Jane Jacobs's clash with NYC urban planner Robert Moses would make for a great drama; this doc serves nicely until then.
A beautifully organized documentary (befitting its subject, urban planning), Matt Tyrnauer’s elegant profile sets up its iconic NYC showdown along geometric lines. Along the vertical axis is Robert Moses, the city’s imperious highway builder who looked down upon the map—and neighborhoods he didn’t understand—from a godlike height. Along the horizontal plane is earthy Jane Jacobs, a Greenwich Village resident and forward-thinking writer who, in the ’60s, linked arms with her community to protect it from ruin.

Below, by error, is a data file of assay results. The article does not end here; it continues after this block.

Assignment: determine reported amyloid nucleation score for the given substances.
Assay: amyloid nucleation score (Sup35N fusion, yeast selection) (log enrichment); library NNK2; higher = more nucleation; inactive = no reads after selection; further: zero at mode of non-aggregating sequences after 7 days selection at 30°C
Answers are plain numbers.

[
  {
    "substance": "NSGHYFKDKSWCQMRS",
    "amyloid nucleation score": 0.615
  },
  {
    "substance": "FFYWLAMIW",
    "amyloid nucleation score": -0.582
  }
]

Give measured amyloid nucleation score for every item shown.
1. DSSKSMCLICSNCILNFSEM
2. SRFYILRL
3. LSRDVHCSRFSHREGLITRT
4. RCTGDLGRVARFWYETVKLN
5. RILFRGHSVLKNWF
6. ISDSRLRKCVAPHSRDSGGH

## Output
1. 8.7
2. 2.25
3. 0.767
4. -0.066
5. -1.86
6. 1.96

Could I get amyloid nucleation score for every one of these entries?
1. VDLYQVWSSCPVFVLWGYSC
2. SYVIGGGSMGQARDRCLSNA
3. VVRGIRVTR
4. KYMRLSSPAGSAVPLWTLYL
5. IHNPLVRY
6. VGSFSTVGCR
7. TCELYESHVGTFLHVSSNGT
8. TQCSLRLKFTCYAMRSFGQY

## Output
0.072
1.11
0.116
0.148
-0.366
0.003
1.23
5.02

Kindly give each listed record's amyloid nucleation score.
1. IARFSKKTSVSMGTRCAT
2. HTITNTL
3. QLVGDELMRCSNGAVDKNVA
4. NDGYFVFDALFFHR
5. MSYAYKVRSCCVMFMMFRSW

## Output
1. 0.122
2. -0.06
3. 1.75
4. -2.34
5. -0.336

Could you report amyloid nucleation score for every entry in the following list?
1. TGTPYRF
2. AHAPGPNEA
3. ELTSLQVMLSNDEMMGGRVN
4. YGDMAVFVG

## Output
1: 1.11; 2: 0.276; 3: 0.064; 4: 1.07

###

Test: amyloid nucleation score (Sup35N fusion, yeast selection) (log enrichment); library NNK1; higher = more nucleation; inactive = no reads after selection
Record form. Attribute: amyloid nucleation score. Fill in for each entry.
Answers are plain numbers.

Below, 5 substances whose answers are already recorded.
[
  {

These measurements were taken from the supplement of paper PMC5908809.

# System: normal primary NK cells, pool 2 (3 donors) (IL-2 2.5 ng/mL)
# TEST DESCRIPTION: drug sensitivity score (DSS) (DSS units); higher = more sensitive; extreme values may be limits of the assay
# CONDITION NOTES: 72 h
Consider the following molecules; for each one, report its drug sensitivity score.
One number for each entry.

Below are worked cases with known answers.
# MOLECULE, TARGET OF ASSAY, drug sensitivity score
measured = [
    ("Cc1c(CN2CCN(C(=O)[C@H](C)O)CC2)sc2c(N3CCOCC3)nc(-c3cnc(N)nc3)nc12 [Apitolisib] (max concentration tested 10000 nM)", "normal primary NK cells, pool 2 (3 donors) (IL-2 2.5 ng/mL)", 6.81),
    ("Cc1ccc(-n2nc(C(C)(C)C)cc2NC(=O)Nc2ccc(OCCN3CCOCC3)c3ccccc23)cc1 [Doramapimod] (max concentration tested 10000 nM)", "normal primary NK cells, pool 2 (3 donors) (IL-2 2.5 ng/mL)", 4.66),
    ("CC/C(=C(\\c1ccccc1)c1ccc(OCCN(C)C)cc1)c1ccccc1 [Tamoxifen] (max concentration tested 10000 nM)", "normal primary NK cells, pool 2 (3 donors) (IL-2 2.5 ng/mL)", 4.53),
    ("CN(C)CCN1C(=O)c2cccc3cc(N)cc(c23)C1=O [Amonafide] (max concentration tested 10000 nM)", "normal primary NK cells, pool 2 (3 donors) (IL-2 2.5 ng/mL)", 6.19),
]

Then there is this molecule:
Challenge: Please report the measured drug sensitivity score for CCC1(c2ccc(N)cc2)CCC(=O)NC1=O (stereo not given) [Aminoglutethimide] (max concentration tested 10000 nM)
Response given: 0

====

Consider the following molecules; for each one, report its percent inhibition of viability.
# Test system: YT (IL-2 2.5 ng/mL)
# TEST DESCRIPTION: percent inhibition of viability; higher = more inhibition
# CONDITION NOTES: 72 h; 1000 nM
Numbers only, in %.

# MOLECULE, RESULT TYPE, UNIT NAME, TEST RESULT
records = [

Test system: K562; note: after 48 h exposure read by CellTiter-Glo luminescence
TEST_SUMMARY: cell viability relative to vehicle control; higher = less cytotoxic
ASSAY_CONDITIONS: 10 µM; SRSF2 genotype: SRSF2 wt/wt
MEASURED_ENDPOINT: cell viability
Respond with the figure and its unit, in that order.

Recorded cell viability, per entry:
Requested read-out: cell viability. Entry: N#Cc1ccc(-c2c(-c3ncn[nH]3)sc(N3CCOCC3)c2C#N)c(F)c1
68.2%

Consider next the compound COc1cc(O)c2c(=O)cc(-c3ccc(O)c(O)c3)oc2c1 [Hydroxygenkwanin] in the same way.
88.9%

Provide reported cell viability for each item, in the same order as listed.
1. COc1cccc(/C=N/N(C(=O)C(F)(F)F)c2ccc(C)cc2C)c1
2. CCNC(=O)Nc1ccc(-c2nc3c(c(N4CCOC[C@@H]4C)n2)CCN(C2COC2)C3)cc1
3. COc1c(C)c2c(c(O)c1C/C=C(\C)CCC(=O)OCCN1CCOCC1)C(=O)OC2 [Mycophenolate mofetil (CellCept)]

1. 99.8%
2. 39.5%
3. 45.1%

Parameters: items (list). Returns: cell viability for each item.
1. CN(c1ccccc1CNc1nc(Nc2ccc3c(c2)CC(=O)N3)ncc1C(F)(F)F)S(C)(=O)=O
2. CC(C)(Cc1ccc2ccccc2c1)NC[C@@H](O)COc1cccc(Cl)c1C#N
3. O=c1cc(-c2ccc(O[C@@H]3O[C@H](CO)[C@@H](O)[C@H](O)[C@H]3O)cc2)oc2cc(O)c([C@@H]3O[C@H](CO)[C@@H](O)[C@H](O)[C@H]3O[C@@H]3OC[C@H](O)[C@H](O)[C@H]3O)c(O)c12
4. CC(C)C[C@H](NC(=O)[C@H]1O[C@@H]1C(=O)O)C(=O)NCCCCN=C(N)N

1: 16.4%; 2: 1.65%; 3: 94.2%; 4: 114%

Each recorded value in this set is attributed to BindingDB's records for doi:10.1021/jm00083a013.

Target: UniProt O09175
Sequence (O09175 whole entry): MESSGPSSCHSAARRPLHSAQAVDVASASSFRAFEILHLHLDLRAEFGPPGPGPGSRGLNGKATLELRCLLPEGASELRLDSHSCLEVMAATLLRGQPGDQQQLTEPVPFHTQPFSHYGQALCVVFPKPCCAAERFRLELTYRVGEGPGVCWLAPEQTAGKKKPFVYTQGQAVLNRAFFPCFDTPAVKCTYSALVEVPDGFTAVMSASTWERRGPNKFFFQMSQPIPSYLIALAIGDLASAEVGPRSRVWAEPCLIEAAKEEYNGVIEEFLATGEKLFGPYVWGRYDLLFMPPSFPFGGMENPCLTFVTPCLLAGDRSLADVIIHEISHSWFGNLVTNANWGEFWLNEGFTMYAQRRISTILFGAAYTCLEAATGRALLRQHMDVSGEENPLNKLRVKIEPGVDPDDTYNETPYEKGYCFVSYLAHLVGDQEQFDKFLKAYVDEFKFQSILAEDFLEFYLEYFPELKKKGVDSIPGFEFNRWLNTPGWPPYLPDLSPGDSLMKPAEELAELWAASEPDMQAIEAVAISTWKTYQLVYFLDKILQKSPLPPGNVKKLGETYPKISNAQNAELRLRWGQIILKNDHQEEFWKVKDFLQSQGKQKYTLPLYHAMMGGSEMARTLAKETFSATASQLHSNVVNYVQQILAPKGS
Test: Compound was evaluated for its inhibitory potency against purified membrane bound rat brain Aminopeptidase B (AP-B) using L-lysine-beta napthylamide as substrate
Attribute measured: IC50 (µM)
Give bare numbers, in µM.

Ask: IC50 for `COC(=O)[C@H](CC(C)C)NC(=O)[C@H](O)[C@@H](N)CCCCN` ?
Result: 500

Who won? The very fact that Soho still exists, not impaled by a cross-city artery, speaks to Jacobs’s grit. Citizen Jane takes on an invigorating richness as it delves into issues of sexism (Jacobs, a respected journalist, was often painted by her foes as an angry mother), economic despair and the complex idea of the “master builder.” She didn’t have it all figured out: Our culture’s love of automobiles was something that Jacobs didn’t foresee, and Tyrnauer skips her shortcomings. But to see the bland towers going up in China and India (the doc’s coda is terrifying) is to know that her crusade is far from over.
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